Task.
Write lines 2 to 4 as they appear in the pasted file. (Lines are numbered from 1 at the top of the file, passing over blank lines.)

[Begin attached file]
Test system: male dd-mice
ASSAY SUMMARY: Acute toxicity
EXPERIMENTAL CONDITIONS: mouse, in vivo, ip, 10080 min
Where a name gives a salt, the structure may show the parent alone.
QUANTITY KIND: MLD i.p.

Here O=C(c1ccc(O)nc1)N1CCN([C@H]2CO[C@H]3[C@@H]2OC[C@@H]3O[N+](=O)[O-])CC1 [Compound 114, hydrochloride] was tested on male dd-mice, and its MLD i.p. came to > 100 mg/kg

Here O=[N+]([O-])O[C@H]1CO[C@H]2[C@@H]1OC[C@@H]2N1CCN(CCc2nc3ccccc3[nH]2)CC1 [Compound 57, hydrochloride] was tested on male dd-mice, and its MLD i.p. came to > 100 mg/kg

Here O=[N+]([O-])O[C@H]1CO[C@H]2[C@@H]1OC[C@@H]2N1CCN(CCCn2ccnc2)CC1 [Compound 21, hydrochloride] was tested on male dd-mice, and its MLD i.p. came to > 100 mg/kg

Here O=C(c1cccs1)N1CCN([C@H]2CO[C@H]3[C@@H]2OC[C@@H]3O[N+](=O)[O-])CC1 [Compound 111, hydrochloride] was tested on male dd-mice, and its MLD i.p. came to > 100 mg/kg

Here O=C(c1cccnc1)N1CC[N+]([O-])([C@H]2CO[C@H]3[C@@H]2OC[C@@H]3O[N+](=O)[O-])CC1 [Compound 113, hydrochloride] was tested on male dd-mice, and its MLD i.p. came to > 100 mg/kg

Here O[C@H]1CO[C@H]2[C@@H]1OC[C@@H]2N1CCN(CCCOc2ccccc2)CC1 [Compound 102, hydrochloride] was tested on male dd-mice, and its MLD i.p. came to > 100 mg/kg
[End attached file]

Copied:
ASSAY SUMMARY: Acute toxicity
EXPERIMENTAL CONDITIONS: mouse, in vivo, ip, 10080 min
Where a name gives a salt, the structure may show the parent alone.